¶ 32 At the other end of the spectrum is Landreth v. Raymond P. Fabricius, P.C.,2018 IL App (3d) 150760, a case Andre relies on. In Landreth, the plaintiff was a contractor for a city government. Id. ¶ 5. Two years into the contract, the city stopped paying the plaintiff. Id. When the plaintiff sued the city for breach of contract four years later, he discovered that the city’s position was that the agreement was void because it conflicted with the municipal code. Id. ¶ 6. The court held that there was a factual issue as to whether the plaintiff had any basis for inquiring, before the city raised that defense, whether he had a malpractice claim against the lawyer who drafted the agreement. Id. ¶¶ 37-38. Because it could reasonably have appeared, until the city raised its voidness defense, that the contract was valid and the city was simply breaching its contractual obligations, there may have been no reason to inquire into whether the agreement itself was problematic or the lawyer who drafted it had some liability. Id.

¶ 33 The facts presented here lie somewhere between these two ends of the spectrum. While in Janousek the third-parties’ breaches of their fiduciary duties and the law firm’s assistance in aiding and abetting those breaches were “uniquely intertwined and inseparable,” here one might argue that Leonard’s conduct in orchestrating changes to Ms. Newman’s will and Katten’s alleged failure to assess her mental capacity to make those changes were distinct acts, such that a reasonable investigation into the one might not reveal the other. Until Mr. Hartz’s deposition, it may reasonably have appeared to Andre that Katten had played, at most, an unwitting role in Leonard’s scheme to isolate Ms. Newman, conceal her condition from those around her, and manipulate her to his own advantage. But the case is not as similar to Landreth as Andre would have us conclude. Andre knew that Leonard’s wrongful conduct could not have been accomplished without Katten’s assistance. The plaintiff in Landreth, conversely, had no reason to think that the city’s conduct in breaching its contract had anything to do with its law firm’s role in drafting it.

¶ 34 Whether claims against Katten fall within the scope of a reasonable inquiry triggered by facts known to Andre when he filed his guardianship petition is, in our view, a question of fact. The record presents starkly different descriptions of Ms. Newman’s condition during the relevant period. Mr. Hartz described her in his deposition as lucid and capable of holding a conversation alone with him, answering his questions and articulating reasonable justifications for the proposed changes to her estate plan. Andre himself described her in his complaint as suffering only from the “early stages” of dementia. Andre’s guardianship petition, however, describes someone with much more severe cognitive impairments manifesting themselves several months before the meetings with Mr. Hartz. If Ms. Newman’s condition was not too severe, or if she still had both good and bad days, Andre may have had no reason to believe that Mr. Hartz (a lawyer he knew professionally) and Mr. Hartz’s reputable law firm had failed to do anything it should have in connection with the matter. Andre believed that Leonard was isolating Ms. Newman and otherwise concealing the extent of her condition from those in a position to take notice of it, including perhaps the lawyers at Katten. And nothing in the record indicates that Katten had anything to gain by ignoring its duties to push through changes for what Mr. Hartz described as a “modest” estate.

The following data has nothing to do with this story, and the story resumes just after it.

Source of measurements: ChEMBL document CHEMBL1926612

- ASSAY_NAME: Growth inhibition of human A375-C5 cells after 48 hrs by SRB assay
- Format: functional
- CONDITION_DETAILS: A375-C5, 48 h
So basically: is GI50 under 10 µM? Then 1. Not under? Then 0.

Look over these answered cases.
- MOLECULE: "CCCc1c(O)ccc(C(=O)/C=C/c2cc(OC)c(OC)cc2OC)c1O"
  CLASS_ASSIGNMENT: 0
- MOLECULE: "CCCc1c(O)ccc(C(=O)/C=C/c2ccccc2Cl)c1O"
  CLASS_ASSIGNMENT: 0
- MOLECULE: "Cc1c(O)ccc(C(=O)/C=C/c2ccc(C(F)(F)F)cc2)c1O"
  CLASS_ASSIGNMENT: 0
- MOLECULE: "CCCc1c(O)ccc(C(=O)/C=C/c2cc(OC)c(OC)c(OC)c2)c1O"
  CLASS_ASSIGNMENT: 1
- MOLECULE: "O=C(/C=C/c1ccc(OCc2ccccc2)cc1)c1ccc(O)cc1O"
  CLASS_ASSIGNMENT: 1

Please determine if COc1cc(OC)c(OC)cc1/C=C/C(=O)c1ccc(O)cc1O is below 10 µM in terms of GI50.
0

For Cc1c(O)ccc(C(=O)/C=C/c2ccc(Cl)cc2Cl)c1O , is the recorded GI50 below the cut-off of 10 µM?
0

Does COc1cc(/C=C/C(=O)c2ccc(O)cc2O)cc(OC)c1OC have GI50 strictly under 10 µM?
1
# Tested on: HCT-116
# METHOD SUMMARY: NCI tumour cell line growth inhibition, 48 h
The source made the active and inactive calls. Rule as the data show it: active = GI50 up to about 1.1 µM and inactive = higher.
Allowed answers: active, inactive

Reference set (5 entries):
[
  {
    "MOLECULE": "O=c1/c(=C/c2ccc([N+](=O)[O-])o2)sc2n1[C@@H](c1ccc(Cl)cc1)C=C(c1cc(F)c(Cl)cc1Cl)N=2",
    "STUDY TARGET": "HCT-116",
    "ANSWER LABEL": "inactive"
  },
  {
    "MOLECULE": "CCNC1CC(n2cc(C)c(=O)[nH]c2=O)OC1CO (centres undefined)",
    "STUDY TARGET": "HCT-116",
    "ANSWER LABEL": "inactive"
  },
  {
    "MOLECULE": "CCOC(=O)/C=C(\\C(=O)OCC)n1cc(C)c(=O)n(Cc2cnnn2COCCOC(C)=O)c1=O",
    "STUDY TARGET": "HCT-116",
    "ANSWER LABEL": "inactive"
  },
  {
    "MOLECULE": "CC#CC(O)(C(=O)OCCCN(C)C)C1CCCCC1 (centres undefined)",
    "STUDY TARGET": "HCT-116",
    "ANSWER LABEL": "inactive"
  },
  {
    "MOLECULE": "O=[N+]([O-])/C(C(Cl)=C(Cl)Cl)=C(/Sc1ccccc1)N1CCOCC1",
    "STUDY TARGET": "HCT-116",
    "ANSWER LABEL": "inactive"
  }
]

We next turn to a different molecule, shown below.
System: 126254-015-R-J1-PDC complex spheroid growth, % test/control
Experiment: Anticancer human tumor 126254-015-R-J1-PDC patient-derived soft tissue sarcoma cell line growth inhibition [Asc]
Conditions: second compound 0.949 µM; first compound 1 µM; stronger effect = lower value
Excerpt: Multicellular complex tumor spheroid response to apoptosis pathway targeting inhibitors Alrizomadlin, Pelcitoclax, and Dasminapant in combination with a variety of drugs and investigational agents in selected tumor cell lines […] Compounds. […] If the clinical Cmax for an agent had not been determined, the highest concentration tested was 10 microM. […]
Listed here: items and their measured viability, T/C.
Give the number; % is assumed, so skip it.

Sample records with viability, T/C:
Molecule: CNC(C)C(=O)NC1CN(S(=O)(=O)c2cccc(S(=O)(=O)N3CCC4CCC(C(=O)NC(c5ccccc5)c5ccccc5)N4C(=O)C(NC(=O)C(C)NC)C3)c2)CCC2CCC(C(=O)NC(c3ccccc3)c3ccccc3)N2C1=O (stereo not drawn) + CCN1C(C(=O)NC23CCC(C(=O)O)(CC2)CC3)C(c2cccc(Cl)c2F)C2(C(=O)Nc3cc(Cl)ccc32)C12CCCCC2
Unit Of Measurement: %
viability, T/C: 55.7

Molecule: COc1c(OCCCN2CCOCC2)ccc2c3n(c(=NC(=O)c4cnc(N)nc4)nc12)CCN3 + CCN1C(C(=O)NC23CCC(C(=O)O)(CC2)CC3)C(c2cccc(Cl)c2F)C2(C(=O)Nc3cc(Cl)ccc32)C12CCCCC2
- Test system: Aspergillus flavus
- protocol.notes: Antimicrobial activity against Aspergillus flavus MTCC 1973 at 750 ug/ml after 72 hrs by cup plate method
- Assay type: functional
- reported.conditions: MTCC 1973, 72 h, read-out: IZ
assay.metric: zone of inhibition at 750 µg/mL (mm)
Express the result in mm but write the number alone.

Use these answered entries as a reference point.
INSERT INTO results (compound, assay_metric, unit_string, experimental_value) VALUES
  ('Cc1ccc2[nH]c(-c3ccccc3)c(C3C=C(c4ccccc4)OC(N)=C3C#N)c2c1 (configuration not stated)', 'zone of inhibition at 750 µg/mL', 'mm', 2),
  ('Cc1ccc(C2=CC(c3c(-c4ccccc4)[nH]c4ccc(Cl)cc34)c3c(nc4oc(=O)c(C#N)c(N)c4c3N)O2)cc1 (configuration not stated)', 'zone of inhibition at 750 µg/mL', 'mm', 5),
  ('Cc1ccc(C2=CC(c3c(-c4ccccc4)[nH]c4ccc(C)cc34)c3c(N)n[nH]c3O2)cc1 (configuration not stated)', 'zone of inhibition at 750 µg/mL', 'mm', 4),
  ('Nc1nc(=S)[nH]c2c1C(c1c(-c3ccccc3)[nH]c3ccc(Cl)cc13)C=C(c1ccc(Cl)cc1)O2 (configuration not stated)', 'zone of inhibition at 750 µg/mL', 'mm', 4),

¶ 35 The bottom line here is that Andre has not been deposed. What he knew of his mother’s mental state at the time she visited Katten and whether he had any reason to suspect that the firm’s lawyers failed to take reasonable steps to ascertain their elderly client’s capacity before making significant changes to her recently modified estate plan are questions of fact and credibility that cannot be resolved on the record before us. At this juncture, we conclude that dismissal was improper because we are unable to say as a matter of law that claims against Katten were within the reasonable scope of Andre’s inquiry notice.

Comment: this is a thoughtful opinion on an always difficult area of the law – the application of the discovery rule. If you have a question about a legal malpractice case, do not hesitate to contact me.